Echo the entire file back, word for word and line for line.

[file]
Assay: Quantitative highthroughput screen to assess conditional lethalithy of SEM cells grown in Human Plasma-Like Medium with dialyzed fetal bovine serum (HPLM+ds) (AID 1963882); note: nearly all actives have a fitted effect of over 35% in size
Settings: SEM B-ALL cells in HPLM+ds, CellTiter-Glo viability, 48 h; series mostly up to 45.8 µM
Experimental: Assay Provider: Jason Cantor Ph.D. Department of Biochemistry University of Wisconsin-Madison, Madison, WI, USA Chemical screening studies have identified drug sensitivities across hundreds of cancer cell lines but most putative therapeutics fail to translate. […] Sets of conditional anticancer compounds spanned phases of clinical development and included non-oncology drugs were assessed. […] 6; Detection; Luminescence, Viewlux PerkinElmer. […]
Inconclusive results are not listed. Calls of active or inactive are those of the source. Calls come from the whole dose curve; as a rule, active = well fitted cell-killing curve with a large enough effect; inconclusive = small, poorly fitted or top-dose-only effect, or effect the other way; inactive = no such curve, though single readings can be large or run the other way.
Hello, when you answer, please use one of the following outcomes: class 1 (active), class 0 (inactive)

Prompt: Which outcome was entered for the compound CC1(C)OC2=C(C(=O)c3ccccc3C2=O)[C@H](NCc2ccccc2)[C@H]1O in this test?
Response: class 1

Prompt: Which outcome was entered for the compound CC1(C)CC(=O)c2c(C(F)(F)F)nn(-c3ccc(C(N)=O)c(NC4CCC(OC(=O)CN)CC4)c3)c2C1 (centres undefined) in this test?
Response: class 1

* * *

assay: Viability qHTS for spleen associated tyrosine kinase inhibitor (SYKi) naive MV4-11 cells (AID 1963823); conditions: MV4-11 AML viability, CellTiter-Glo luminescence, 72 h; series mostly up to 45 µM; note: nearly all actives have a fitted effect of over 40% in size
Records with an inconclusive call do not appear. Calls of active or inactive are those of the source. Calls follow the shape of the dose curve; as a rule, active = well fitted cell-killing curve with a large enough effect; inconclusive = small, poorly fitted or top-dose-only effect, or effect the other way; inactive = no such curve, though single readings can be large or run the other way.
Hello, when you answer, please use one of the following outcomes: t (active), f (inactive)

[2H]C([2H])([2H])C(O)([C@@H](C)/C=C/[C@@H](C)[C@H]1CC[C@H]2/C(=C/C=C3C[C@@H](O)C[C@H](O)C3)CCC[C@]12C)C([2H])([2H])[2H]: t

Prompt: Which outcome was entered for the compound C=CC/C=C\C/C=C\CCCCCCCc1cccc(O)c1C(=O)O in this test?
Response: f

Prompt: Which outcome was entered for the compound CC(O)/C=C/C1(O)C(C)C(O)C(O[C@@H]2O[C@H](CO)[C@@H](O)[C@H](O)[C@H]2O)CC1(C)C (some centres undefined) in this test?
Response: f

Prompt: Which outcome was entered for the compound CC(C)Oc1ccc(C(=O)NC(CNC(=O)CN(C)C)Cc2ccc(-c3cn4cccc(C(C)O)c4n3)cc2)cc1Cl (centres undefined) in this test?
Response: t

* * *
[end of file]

Assay: Quantitative highthroughput screen to assess conditional lethalithy of SEM cells grown in Human Plasma-Like Medium with dialyzed fetal bovine serum (HPLM+ds) (AID 1963882); note: nearly all actives have a fitted effect of over 35% in size
Settings: SEM B-ALL cells in HPLM+ds, CellTiter-Glo viability, 48 h; series mostly up to 45.8 µM
Experimental: Assay Provider: Jason Cantor Ph.D. Department of Biochemistry University of Wisconsin-Madison, Madison, WI, USA Chemical screening studies have identified drug sensitivities across hundreds of cancer cell lines but most putative therapeutics fail to translate. […] Sets of conditional anticancer compounds spanned phases of clinical development and included non-oncology drugs were assessed. […] 6; Detection; Luminescence, Viewlux PerkinElmer. […]
Inconclusive results are not listed. Calls of active or inactive are those of the source. Calls come from the whole dose curve; as a rule, active = well fitted cell-killing curve with a large enough effect; inconclusive = small, poorly fitted or top-dose-only effect, or effect the other way; inactive = no such curve, though single readings can be large or run the other way.
Hello, when you answer, please use one of the following outcomes: class 1 (active), class 0 (inactive)

Prompt: Which outcome was entered for the compound CC1(C)OC2=C(C(=O)c3ccccc3C2=O)[C@H](NCc2ccccc2)[C@H]1O in this test?
Response: class 1

Prompt: Which outcome was entered for the compound CC1(C)CC(=O)c2c(C(F)(F)F)nn(-c3ccc(C(N)=O)c(NC4CCC(OC(=O)CN)CC4)c3)c2C1 (centres undefined) in this test?
Response: class 1

* * *

assay: Viability qHTS for spleen associated tyrosine kinase inhibitor (SYKi) naive MV4-11 cells (AID 1963823); conditions: MV4-11 AML viability, CellTiter-Glo luminescence, 72 h; series mostly up to 45 µM; note: nearly all actives have a fitted effect of over 40% in size
Records with an inconclusive call do not appear. Calls of active or inactive are those of the source. Calls follow the shape of the dose curve; as a rule, active = well fitted cell-killing curve with a large enough effect; inconclusive = small, poorly fitted or top-dose-only effect, or effect the other way; inactive = no such curve, though single readings can be large or run the other way.
Hello, when you answer, please use one of the following outcomes: t (active), f (inactive)

[2H]C([2H])([2H])C(O)([C@@H](C)/C=C/[C@@H](C)[C@H]1CC[C@H]2/C(=C/C=C3C[C@@H](O)C[C@H](O)C3)CCC[C@]12C)C([2H])([2H])[2H]: t

Prompt: Which outcome was entered for the compound C=CC/C=C\C/C=C\CCCCCCCc1cccc(O)c1C(=O)O in this test?
Response: f

Prompt: Which outcome was entered for the compound CC(O)/C=C/C1(O)C(C)C(O)C(O[C@@H]2O[C@H](CO)[C@@H](O)[C@H](O)[C@H]2O)CC1(C)C (some centres undefined) in this test?
Response: f

Prompt: Which outcome was entered for the compound CC(C)Oc1ccc(C(=O)NC(CNC(=O)CN(C)C)Cc2ccc(-c3cn4cccc(C(C)O)c4n3)cc2)cc1Cl (centres undefined) in this test?
Response: t

* * *